Education Savings Accounts Found Constitutional in Nevada
Last week, a Clark County judge threw out a constitutional challenge to Nevada’s landmark education savings account program. The ACLU and aligned groups had argued that ESAs violate two sections of Nevada’s constitution—a provision that the state provide a “uniform system of common schools,” and a “Blaine” Amendment that prohibits tax dollars from going to religious schools. The judge ruled that it violated neither.
With respect to a uniform system of public education, Judge Eric Johnson argued “The Legislature can provide for a uniform system of common schools, free from religious instruction and open to general attendance by all Nevada children, and still adopt other suitable means of encouraging education.” Pretty airtight logic there.
With respect to the state’s Blaine Amendment, as my friend Jason Bedrick points out over at the Cato Institute’s blog, the court argued that the state’s Blaine Amendment “was not intended to preclude any expenditure that has an incidental benefit to religion, where such is made for a primary secular purpose.” It built upon this reasoning by arguing that the ESA “was enacted for the valid secular purpose of providing financial assistance to parents to take advantage of educational options available to Nevada children.” The fact that some religious organizations might benefit is “ancillary and indirect.” Game. Set. Match.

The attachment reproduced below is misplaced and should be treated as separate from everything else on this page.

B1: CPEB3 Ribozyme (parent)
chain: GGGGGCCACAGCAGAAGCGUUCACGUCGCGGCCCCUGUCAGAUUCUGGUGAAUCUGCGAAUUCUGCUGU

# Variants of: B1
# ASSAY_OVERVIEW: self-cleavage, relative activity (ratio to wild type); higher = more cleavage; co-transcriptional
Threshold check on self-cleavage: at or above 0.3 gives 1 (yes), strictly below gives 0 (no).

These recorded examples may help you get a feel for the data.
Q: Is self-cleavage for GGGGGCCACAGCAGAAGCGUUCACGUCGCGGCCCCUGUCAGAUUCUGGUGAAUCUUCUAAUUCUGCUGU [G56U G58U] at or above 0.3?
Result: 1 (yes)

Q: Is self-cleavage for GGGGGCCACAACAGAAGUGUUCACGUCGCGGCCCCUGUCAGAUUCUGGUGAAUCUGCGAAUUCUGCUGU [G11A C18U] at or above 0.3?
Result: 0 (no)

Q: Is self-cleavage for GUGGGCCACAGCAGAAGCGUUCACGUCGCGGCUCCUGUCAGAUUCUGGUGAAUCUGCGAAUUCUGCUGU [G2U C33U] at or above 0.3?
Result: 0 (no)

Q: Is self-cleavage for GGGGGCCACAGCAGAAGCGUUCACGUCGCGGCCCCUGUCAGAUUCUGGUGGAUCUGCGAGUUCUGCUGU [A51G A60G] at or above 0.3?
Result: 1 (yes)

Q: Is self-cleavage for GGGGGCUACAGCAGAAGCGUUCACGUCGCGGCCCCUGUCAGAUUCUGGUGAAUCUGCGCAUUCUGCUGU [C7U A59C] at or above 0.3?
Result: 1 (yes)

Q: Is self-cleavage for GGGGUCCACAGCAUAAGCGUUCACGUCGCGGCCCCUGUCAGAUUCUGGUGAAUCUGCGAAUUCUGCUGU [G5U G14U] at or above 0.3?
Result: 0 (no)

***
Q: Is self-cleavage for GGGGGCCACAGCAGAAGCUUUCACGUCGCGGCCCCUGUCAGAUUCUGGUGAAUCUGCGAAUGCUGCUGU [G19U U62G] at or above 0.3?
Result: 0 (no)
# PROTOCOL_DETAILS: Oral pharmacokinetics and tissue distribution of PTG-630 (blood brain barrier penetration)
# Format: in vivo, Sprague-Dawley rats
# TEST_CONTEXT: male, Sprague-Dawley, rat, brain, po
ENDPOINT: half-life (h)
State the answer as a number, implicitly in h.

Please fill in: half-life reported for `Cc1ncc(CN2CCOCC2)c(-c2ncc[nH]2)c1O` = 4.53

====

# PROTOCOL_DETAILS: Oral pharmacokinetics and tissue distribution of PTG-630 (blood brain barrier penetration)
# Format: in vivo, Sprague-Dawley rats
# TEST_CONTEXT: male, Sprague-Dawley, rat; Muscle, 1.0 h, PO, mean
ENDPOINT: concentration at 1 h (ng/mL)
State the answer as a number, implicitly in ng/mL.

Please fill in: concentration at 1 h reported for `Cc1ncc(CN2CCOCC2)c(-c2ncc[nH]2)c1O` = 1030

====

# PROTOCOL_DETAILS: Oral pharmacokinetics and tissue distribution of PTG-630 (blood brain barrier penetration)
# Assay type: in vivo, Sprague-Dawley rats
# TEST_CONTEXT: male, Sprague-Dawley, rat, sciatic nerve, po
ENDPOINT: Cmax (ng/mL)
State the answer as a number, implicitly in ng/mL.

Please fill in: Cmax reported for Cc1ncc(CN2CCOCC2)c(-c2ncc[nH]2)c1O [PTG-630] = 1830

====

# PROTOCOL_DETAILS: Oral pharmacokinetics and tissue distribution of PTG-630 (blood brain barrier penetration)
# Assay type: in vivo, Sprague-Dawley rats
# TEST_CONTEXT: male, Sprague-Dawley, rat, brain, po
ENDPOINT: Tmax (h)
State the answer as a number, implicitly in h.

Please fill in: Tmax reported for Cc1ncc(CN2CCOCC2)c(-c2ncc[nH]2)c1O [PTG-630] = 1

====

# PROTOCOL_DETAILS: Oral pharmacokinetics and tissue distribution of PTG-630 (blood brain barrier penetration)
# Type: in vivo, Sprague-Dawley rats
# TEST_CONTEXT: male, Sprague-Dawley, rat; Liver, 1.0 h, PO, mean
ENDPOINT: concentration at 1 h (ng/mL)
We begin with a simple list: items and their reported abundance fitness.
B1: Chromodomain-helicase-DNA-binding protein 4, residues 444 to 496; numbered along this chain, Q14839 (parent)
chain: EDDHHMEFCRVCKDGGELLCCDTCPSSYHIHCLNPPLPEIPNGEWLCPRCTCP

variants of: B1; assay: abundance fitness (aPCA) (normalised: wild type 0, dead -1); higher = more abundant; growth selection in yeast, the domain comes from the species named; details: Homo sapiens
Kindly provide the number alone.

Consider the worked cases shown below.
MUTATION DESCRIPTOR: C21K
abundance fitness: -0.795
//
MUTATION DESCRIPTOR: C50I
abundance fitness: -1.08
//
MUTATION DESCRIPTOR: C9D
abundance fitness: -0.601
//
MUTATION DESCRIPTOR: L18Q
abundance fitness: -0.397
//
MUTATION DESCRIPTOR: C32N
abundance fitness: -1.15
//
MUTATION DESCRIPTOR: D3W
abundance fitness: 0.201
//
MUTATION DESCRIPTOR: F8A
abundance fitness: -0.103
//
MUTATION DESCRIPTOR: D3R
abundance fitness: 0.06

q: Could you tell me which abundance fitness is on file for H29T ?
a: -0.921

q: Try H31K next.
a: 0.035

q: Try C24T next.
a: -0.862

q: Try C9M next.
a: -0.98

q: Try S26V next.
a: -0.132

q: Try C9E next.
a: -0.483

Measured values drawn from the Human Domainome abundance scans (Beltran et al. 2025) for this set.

This ruling matters for those of us hoping to see an ESA program created in Missouri. Missouri has an extremely restrictive Blaine Amendment that libertarian legal scholars have feared would preclude any kind of private school choice program that is not funded through tax credited donations. If the standard jurisprudence on these programs concludes (correctly, I’d argue, for what its worth) that ESAs are created primarily for the secular purpose of educating children and that religious organizations only benefit second-hand, it might change the state of play here.
All told, last week was a great one for school choice, and I hope that the Judge’s decision will be supported if and when his ruling is appealed.